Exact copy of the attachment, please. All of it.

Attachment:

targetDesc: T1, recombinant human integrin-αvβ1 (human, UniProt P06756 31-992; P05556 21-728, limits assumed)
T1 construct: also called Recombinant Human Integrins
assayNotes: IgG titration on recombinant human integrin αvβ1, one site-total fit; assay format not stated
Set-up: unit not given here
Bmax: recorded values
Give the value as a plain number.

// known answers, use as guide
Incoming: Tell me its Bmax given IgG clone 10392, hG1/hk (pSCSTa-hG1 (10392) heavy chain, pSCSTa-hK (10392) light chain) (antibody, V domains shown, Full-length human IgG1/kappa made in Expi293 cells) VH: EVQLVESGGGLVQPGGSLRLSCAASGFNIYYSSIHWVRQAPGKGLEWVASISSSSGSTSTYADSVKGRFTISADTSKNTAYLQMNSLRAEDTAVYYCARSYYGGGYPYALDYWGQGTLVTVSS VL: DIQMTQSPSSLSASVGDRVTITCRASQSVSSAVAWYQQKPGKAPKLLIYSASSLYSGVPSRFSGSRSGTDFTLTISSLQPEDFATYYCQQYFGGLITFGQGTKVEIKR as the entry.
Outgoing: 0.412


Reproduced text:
targetDesc: T1, recombinant human integrin-αvβ1 (human, UniProt P06756 31-992; P05556 21-728, limits assumed)
T1 construct: also called Recombinant Human Integrins
assayNotes: IgG titration on recombinant human integrin αvβ1, one site-total fit; assay format not stated
Set-up: unit not given here
Bmax: recorded values
Give the value as a plain number.

// known answers, use as guide
Incoming: Tell me its Bmax given IgG clone 10392, hG1/hk (pSCSTa-hG1 (10392) heavy chain, pSCSTa-hK (10392) light chain) (antibody, V domains shown, Full-length human IgG1/kappa made in Expi293 cells) VH: EVQLVESGGGLVQPGGSLRLSCAASGFNIYYSSIHWVRQAPGKGLEWVASISSSSGSTSTYADSVKGRFTISADTSKNTAYLQMNSLRAEDTAVYYCARSYYGGGYPYALDYWGQGTLVTVSS VL: DIQMTQSPSSLSASVGDRVTITCRASQSVSSAVAWYQQKPGKAPKLLIYSASSLYSGVPSRFSGSRSGTDFTLTISSLQPEDFATYYCQQYFGGLITFGQGTKVEIKR as the entry.
Outgoing: 0.412